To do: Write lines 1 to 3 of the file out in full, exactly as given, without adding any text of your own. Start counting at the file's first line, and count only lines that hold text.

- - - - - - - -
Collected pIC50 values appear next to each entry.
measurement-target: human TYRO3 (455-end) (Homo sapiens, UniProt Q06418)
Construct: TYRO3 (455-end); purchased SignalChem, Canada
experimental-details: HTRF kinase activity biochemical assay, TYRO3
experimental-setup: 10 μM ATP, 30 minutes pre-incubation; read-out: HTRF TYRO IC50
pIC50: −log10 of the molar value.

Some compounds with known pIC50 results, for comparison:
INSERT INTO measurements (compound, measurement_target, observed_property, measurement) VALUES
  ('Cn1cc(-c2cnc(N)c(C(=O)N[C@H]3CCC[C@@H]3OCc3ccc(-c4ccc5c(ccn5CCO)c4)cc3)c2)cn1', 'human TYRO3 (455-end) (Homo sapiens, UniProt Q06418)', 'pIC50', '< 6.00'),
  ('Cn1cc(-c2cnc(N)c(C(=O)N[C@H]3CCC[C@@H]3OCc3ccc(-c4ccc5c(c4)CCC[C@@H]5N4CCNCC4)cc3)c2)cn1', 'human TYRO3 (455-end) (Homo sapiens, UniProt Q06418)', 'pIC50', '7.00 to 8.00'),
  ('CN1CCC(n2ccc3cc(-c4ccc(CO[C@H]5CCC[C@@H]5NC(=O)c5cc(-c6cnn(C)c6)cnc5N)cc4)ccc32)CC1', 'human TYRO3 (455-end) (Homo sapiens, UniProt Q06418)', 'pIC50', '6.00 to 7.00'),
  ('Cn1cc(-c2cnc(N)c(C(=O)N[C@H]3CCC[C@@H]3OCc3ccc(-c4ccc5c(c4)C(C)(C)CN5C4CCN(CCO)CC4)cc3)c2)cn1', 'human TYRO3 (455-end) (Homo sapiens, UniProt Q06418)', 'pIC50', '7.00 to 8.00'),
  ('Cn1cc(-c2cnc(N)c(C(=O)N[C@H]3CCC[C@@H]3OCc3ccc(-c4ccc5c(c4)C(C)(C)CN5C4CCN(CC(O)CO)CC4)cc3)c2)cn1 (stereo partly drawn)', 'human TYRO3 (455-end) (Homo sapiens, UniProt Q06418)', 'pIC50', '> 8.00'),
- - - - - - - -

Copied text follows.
Collected pIC50 values appear next to each entry.
measurement-target: human TYRO3 (455-end) (Homo sapiens, UniProt Q06418)
Construct: TYRO3 (455-end); purchased SignalChem, Canada